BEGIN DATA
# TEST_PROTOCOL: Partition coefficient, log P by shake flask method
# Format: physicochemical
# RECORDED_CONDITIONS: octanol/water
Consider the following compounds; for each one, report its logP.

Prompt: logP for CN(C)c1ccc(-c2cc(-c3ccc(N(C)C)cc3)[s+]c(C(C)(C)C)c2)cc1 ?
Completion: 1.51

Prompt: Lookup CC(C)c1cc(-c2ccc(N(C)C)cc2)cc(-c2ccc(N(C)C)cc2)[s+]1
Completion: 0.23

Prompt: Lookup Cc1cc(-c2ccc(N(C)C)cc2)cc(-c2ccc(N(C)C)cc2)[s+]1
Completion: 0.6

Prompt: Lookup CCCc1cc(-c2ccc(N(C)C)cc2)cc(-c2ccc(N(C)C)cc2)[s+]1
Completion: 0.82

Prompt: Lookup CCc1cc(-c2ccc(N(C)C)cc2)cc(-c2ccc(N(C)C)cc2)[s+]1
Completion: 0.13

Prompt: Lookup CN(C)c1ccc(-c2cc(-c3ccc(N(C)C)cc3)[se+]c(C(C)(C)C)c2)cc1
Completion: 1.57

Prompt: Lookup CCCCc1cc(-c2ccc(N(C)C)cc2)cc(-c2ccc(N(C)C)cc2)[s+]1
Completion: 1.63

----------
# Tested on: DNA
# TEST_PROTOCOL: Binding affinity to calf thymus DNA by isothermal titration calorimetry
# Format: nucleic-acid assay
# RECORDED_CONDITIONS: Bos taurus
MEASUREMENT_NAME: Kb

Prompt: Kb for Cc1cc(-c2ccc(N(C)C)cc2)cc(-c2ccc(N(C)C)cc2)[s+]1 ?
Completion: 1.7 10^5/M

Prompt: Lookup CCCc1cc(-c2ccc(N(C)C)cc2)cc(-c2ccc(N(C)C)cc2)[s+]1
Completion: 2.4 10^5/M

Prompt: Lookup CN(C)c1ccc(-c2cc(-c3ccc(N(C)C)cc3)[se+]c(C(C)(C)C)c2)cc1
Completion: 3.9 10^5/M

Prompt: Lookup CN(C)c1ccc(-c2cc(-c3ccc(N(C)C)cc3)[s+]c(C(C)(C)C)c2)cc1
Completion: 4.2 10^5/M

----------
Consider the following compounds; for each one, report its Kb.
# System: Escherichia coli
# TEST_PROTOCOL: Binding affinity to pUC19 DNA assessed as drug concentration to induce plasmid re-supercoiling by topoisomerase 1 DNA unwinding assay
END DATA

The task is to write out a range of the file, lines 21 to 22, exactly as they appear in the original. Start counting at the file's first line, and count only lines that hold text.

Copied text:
# TEST_PROTOCOL: Binding affinity to calf thymus DNA by isothermal titration calorimetry
# Format: nucleic-acid assay